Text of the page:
Recently I have come in contact with a very interesting man. His name is Klas Östberg.
He is one of Sweden’s most experienced sports doctors/physicians. He has worked for the Swedish Olympic team at several Olympic Games and also served as national team physician for the Swedish biathletes for many years. He has been involved with many athletes who have passed through the eye of the needle that is elite development. Some have become the fastest, the best, stood on the shoulders of giants and reached the pinnacle within their sport.
Klas Östberg is passionate about children’s sports. For him it must be carried out from a child’s perspective.
Here we get a professional sports physicians perspective:
As a sports physician Klas regularly deals with athletes that not only have normal sports related injuries, but also those with infections, overtraining, asthma, eating disorders and depression. In recent years he has been looking at and evaluating the situation on his own doorstep. He has been studying the process from child to elite athlete. He sees a society where children’s sport is being compromised by the competitive business of sports (adult world), where elite selection begins earlier and earlier as “strategy and competitive landscapes drive a “race to the bottom” despite science truths (Ross Tucker). We can read all the latest research papers and journals but nothing gives more valuable information and knowledge about children in sport than the one on one day to day experience.
Klas Östberg increasingly meets these children as patients.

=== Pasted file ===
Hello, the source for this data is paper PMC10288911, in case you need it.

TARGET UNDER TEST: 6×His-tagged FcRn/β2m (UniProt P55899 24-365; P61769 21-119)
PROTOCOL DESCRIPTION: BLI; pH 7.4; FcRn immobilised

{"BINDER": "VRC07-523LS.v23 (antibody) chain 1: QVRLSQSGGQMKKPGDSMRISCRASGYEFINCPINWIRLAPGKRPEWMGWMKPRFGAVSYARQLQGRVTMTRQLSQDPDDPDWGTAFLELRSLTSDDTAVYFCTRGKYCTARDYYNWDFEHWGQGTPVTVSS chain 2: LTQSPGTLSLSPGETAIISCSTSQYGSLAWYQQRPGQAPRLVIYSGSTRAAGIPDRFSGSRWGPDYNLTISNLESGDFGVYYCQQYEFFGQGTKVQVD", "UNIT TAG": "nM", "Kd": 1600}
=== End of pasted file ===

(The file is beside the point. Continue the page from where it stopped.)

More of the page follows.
His opinion is very clear. Despite all these hard elite programs they are in general done with little or no medical supervision. Children are not small adults. Klas says -“I am regularly dealing with these children from elite talent programs as patients. Many have bone/skeletal disorders that not even Swedish child orthopedists have seen before. On an increasingly more frequent basis I am meeting children with possible life-long injuries. The problem often arises when children are trained as adults and continue to train without any diagnosis. Not only can this lead to a serious injury it can also cause psychological problems. The question is should we allow our children to train in these hard driven sports elite programs and have the same medical support as if it were some spontaneous game of street football? Another question is, how many of these sporting organisations are not following the UN Convention on the Rights of the Child.
The misguided effort to win medals often means that we miss out and neglect what sport can give to children and our society when it comes to pleasure, fun, excercise and an interest for life. For when you remove a 9 year old girl from the team, push the 10 year old ice hockey player too hard you also remove much of what is great about sport.
What happens to the 98% who do not reach elite level? Where do they go? Is it not interesting to investigate?
What worries Klas is that these early elite programs are merely betting on talent and it has no scientific basis. It does not give more medals but just more marginalised children.
We know how much fun sport can be. Our goals should be to have a broader participation in sport, where as many as possible will continue to play as long as possible. Therefore it is vital that we have an open discussion.
“I have been responsible for Swedish Olympic Committee (SOK) top athletes for many years, all have been active in sport and specialised first at 15-20 years of age. What lessons can we draw from that?” Klas Östberg